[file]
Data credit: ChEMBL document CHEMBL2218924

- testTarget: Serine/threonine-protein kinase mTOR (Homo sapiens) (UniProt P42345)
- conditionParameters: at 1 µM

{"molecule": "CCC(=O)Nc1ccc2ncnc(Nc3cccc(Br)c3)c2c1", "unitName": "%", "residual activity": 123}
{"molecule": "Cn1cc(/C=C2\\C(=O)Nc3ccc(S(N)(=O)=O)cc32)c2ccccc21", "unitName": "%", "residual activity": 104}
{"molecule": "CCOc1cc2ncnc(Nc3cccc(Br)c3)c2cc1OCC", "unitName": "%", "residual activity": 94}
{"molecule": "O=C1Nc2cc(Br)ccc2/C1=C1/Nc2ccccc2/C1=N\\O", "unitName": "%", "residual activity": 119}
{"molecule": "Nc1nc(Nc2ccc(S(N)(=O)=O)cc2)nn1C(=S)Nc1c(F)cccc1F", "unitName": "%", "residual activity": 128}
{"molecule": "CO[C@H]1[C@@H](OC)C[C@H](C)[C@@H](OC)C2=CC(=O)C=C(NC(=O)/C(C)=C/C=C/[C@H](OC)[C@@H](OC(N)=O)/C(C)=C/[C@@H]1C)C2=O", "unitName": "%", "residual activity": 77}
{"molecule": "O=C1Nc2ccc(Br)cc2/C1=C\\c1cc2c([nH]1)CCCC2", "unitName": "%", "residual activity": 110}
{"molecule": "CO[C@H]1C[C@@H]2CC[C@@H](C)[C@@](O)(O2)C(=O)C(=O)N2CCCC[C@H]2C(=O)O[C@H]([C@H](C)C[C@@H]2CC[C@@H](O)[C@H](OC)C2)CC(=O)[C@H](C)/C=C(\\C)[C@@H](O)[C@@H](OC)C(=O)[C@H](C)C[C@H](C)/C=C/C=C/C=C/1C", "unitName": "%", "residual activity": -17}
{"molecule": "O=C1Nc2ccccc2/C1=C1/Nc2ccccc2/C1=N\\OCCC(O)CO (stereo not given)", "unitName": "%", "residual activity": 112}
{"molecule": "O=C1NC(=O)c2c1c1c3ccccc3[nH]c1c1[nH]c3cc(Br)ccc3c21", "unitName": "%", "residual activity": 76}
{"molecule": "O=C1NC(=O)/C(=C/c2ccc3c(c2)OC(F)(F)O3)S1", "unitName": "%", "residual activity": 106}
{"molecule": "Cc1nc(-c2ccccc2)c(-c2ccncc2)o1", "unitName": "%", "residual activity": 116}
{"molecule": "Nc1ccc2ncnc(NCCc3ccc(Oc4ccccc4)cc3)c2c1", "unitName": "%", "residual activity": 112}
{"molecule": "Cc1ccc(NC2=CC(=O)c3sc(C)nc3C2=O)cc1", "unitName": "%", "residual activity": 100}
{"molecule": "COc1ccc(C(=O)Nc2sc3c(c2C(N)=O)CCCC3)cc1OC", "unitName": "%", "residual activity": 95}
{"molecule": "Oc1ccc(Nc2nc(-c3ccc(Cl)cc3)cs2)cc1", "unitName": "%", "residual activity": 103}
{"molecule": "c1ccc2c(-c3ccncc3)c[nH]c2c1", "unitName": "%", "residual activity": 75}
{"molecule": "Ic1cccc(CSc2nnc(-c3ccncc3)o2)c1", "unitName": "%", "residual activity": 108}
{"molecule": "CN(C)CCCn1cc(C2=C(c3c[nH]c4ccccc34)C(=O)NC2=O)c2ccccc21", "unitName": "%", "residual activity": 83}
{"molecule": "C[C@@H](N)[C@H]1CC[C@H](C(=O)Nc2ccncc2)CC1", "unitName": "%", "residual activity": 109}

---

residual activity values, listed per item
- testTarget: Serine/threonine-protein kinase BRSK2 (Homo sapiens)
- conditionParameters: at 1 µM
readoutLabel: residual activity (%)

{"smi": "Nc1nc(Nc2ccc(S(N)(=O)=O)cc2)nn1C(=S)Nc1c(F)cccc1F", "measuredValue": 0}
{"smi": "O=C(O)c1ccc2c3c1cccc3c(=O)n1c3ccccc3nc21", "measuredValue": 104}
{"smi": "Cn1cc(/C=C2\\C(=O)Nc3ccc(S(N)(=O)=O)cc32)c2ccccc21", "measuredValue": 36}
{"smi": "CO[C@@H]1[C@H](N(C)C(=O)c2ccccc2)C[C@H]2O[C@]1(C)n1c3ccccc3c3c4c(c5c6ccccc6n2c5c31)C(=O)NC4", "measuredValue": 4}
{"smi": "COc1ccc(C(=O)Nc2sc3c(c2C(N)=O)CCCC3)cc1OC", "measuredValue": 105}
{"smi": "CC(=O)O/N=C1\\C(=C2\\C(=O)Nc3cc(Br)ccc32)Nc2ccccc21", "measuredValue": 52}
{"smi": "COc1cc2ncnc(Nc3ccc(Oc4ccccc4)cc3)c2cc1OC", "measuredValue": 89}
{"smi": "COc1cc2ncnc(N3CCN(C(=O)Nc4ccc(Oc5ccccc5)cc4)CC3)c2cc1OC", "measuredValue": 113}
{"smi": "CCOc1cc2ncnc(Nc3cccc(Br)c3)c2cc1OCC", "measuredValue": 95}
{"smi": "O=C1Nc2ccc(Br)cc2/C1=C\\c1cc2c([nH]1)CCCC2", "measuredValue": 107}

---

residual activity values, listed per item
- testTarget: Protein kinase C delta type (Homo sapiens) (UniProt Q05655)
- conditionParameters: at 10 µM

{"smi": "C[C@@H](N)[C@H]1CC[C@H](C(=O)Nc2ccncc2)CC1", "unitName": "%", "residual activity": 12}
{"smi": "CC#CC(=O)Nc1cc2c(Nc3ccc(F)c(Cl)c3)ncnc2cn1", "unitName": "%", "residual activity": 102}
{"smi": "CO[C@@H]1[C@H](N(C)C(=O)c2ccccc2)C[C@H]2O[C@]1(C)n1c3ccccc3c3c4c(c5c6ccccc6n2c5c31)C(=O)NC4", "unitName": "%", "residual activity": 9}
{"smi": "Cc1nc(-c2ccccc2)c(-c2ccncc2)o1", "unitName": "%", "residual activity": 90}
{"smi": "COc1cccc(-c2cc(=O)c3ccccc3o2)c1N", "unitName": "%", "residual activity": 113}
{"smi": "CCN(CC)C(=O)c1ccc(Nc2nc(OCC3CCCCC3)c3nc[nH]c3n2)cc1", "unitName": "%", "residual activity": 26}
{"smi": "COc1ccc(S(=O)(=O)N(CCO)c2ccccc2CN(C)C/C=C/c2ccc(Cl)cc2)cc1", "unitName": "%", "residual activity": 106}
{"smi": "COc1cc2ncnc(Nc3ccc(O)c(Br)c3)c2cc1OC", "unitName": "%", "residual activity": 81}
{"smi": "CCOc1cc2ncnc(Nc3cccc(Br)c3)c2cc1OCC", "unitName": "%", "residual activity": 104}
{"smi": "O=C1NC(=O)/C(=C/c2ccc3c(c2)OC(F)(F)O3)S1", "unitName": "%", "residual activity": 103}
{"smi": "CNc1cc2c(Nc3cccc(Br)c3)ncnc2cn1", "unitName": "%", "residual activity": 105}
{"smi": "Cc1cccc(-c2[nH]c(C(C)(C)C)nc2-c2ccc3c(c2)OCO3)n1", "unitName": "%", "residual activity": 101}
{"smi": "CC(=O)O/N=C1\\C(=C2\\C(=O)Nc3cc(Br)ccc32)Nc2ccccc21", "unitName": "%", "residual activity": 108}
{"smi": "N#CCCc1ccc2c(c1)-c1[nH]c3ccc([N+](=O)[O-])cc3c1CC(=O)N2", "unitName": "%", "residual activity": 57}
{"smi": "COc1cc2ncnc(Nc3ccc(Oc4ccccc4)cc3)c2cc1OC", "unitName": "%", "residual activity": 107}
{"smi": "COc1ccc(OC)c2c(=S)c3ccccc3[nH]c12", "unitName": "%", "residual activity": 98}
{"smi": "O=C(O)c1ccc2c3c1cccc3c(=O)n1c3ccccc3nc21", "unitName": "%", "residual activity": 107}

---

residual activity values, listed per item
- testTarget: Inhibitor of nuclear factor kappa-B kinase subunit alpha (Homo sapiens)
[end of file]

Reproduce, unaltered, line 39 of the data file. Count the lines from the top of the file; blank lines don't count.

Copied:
---